8. Saul Blease – “The Great War”


“The Great War” bristles with torment and sorrow.  It covers World War II, offering lyrics that view the war from the fighter’s perspective, as the great war machines thundered towards them, These men were forced into acts of brutality and darkness, as they fought through literal hell just to survive.  It is an emotional journey, for sure, but it by nature is going to leave you with a hole in your stomach as you experience the gloom of that war.  Combined with the raw nature of the music, these lyrics paint a dim picture of humanity and the horrors of what we do to each other.


7. Borealis – “The Offering”


Borealis surprised me this year with an imaginative and deep concept.  “The Offering” is about a  group of people who start a cult where they perform child sacrifice.  These people truly believe that these sacrifices will save the world, but all the time they were sacrificing the very thing that can indeed change and save the world: children.  There’s something of a poltergeist or divine being that they inadvertently create during their rituals, and that is where the meat of the story lies.  I love the political, spiritual, and practical ramifications of this story, and I think it is well told and written.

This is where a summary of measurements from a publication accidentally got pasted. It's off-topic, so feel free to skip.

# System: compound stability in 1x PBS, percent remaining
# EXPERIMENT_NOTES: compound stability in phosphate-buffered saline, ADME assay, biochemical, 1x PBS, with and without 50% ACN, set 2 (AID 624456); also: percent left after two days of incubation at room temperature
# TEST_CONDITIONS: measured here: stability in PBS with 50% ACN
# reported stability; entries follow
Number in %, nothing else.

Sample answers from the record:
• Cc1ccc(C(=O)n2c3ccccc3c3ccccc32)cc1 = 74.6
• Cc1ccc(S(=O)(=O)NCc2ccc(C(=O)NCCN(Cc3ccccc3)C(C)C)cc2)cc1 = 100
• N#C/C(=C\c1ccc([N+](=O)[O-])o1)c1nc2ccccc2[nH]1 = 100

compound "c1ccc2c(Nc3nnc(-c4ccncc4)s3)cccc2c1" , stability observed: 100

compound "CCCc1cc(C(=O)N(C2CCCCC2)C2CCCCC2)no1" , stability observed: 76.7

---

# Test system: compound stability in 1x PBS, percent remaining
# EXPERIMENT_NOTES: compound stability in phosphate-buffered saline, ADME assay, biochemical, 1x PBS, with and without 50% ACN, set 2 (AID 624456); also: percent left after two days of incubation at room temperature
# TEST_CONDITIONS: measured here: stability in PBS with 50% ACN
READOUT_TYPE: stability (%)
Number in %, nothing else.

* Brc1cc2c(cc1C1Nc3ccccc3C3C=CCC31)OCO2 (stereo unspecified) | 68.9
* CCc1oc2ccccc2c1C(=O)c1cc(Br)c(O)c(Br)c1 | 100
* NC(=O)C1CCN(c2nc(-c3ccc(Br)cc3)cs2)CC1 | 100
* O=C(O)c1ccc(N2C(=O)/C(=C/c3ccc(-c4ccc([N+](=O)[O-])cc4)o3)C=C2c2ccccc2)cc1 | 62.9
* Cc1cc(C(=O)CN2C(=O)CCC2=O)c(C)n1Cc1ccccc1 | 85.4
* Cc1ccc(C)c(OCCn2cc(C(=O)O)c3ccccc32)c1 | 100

6. Amorphis – “Queen of Time”


Renowned lyricist Pekka Kainulainen wrote the lyrics for Amorphis’ grand new album.  I’m going to be completely honest and admit that I have no idea what “Queen of Time” is really about lyrically, but the epic words relating the human condition to the honey bee are absolutely fantastic.  There seems to be this theme of human struggle for light and truth; a struggle that is often extinguished by hate and historical amnesia.  It’s about humanity emerging from the amber again and again as they constantly find truth, and then lose it.  At least, that is my interpretation.